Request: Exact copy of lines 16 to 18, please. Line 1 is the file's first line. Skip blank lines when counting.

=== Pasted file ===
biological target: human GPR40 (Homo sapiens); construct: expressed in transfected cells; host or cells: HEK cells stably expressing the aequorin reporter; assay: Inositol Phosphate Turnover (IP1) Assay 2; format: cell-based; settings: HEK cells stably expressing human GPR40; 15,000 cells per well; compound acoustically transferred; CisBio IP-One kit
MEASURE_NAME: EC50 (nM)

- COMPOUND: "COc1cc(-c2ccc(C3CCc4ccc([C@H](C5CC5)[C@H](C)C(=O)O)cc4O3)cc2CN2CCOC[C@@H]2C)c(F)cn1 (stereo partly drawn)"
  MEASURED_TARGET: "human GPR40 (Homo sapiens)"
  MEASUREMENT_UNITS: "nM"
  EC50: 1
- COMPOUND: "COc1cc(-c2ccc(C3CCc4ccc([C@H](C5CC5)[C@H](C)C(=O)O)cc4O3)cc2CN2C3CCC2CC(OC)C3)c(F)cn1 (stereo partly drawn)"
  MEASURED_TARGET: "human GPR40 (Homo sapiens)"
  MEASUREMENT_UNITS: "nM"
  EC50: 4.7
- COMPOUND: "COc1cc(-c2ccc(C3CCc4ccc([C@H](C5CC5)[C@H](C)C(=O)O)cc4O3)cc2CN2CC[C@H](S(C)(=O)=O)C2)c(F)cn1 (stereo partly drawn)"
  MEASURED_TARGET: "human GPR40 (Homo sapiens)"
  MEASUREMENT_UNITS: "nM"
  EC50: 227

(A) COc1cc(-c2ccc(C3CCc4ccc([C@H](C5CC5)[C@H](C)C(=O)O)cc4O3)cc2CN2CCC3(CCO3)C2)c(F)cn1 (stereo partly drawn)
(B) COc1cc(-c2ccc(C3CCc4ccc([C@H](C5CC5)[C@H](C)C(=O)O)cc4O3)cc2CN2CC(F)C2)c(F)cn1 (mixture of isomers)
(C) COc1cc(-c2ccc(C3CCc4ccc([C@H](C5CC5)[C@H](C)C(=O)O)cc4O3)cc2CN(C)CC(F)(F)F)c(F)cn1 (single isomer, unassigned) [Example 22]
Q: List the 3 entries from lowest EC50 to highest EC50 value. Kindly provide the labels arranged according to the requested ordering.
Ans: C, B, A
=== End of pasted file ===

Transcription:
(B) COc1cc(-c2ccc(C3CCc4ccc([C@H](C5CC5)[C@H](C)C(=O)O)cc4O3)cc2CN2CC(F)C2)c(F)cn1 (mixture of isomers)
(C) COc1cc(-c2ccc(C3CCc4ccc([C@H](C5CC5)[C@H](C)C(=O)O)cc4O3)cc2CN(C)CC(F)(F)F)c(F)cn1 (single isomer, unassigned) [Example 22]
Q: List the 3 entries from lowest EC50 to highest EC50 value. Kindly provide the labels arranged according to the requested ordering.